Todd McDaniel, president and CEO of the RVP, will serve as executive director of the Texas Triangle RCIC. McDaniel said the RVP will be the host organization and will be doing business as the Texas Triangle RCIC.
The RVP has served as the primary broker in luring companies and promoting economic development in the Research Valley. The Texas Triangle RCIC received $180,000 from the Texas Emerging Technology Fund and can receive up to another $320,000 in grants based on performance, including commercialization awards, research award matching and acquisition of research superiority.
Chris Peterson will serve as the chairman of the Texas Triangle RCIC.
“The job of the Texas Triangle RCIC and the other RCICs … is to create this infrastructure of innovation across the state where we take the knowledge, the talent and the money at our university systems and turn them into viable businesses and jobs across the state,” Peterson said.
Laurie Rich, deputy director and special adviser on higher education for the Texas Emerging Technology Fund, was at Texas A&M for the launch.
“I’m really delighted that this is including the Waco and Temple areas. We oftentimes have folks overshadowed by the big guys, and there’s an awful lot of talent in other places that we want to harness and we want to launch and so … this RCIC is particularly exciting for us,” Rich said.
The Texas Triangle RCIC Advisory Board will consist of representatives from Bryan-College Station, Waco and Temple. Local representatives are Ivan Olson, chairman of the board of directors for the RVP; Blake Petty, assistant vice president for Innovation and Business Development for A&M; Chris Peterson, chair of the Texas Triangle RCIC; Will Botts, chief commercialization officer at Lynntech Inc. and Jeff McDougal, an entrepreneur involved in IT solutions.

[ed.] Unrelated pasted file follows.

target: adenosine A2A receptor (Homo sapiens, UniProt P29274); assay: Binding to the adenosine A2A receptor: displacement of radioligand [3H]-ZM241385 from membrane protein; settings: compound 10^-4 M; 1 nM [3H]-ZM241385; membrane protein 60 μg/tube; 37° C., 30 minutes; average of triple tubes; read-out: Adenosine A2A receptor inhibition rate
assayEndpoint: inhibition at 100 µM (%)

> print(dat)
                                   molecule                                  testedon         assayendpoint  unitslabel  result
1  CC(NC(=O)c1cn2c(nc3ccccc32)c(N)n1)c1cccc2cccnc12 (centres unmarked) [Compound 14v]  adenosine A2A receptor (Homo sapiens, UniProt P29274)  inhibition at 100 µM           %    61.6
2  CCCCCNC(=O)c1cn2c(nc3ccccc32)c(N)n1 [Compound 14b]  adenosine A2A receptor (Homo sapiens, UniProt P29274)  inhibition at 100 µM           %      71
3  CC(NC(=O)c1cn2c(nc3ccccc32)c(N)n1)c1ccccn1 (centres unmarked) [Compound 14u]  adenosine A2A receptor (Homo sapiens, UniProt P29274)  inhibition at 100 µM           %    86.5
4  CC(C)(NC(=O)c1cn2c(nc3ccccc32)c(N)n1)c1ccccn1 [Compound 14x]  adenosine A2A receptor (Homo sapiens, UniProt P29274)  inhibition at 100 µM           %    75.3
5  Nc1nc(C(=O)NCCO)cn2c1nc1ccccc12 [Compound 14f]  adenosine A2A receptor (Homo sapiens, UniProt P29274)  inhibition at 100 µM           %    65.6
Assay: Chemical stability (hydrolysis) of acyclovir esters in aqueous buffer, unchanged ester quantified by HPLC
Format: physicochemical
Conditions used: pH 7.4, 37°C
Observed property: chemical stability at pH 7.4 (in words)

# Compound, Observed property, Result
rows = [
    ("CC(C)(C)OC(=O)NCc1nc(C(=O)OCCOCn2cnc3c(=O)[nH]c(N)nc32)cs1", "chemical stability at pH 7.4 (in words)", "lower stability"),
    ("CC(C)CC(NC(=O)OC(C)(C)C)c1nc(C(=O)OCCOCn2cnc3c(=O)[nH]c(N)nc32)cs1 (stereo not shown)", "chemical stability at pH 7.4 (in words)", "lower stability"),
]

Temple’s advisory board members include Charlette Stallworth, who works in the Office of Research Business Development at Scott & White; Gregg Strasburger, who is on the board of directors for the Temple Health and Bio Science district; and Wendall Williams, chairman of the Central National Bank-Temple and on the Temple Health and Bio-Science district.
Waco’s representatives are Terry Stevens, a representative from the Greater Waco Chamber of Commerce, and Kevin Castello, executive director of the Baylor Angel Network. The third representative position, which is earmarked for someone affiliated with Baylor University, is currently vacant.
“One of the things we brought to the table when we were being considered by the state of Texas as an RCIC is existing infrastructure and existing support from our community,” McDaniel said. “That was absolutely critical to it. And I think because of that, it helped us to get the decision by the state to be approved as a regional center and ultimately have the approval from state leadership.”